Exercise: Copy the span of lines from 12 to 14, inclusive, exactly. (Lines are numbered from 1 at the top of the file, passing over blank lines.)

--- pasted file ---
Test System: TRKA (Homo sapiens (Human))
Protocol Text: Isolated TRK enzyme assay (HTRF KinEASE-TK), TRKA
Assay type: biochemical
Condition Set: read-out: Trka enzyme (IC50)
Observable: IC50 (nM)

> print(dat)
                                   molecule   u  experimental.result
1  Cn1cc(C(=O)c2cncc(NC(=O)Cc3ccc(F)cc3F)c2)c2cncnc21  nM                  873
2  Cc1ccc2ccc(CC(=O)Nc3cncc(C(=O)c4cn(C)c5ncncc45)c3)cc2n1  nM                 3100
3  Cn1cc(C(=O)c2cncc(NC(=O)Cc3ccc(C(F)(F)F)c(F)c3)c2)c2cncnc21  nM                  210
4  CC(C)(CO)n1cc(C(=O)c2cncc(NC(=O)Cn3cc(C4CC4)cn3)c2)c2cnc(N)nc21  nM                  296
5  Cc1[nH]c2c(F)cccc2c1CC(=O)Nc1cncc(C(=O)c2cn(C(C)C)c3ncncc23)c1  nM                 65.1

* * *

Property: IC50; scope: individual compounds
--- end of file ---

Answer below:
5  Cc1[nH]c2c(F)cccc2c1CC(=O)Nc1cncc(C(=O)c2cn(C(C)C)c3ncncc23)c1  nM                 65.1

* * *

Property: IC50; scope: individual compounds